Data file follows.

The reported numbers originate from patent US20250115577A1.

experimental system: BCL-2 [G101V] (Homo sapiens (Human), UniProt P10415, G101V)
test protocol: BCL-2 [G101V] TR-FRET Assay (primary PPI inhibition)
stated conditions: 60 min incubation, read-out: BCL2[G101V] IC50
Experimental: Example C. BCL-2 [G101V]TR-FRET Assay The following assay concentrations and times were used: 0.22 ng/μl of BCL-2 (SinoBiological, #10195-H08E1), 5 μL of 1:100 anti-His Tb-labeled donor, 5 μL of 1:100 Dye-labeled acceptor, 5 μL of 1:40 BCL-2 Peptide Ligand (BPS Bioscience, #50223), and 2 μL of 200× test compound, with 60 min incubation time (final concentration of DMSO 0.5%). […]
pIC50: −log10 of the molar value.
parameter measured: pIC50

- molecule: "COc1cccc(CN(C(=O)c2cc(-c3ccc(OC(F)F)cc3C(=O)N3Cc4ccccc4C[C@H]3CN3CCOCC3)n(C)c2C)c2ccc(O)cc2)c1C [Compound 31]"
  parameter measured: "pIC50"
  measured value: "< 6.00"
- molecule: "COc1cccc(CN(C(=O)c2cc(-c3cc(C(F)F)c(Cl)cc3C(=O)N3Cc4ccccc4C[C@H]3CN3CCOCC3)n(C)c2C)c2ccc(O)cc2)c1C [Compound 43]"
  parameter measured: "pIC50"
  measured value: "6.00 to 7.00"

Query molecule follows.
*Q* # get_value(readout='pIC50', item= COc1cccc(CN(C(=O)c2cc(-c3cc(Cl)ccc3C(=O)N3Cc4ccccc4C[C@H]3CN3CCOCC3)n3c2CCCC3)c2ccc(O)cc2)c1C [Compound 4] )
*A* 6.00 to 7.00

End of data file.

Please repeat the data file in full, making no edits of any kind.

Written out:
The reported numbers originate from patent US20250115577A1.

experimental system: BCL-2 [G101V] (Homo sapiens (Human), UniProt P10415, G101V)
test protocol: BCL-2 [G101V] TR-FRET Assay (primary PPI inhibition)
stated conditions: 60 min incubation, read-out: BCL2[G101V] IC50
Experimental: Example C. BCL-2 [G101V]TR-FRET Assay The following assay concentrations and times were used: 0.22 ng/μl of BCL-2 (SinoBiological, #10195-H08E1), 5 μL of 1:100 anti-His Tb-labeled donor, 5 μL of 1:100 Dye-labeled acceptor, 5 μL of 1:40 BCL-2 Peptide Ligand (BPS Bioscience, #50223), and 2 μL of 200× test compound, with 60 min incubation time (final concentration of DMSO 0.5%). […]
pIC50: −log10 of the molar value.
parameter measured: pIC50

- molecule: "COc1cccc(CN(C(=O)c2cc(-c3ccc(OC(F)F)cc3C(=O)N3Cc4ccccc4C[C@H]3CN3CCOCC3)n(C)c2C)c2ccc(O)cc2)c1C [Compound 31]"
  parameter measured: "pIC50"
  measured value: "< 6.00"
- molecule: "COc1cccc(CN(C(=O)c2cc(-c3cc(C(F)F)c(Cl)cc3C(=O)N3Cc4ccccc4C[C@H]3CN3CCOCC3)n(C)c2C)c2ccc(O)cc2)c1C [Compound 43]"
  parameter measured: "pIC50"
  measured value: "6.00 to 7.00"

Query molecule follows.
*Q* # get_value(readout='pIC50', item= COc1cccc(CN(C(=O)c2cc(-c3cc(Cl)ccc3C(=O)N3Cc4ccccc4C[C@H]3CN3CCOCC3)n3c2CCCC3)c2ccc(O)cc2)c1C [Compound 4] )
*A* 6.00 to 7.00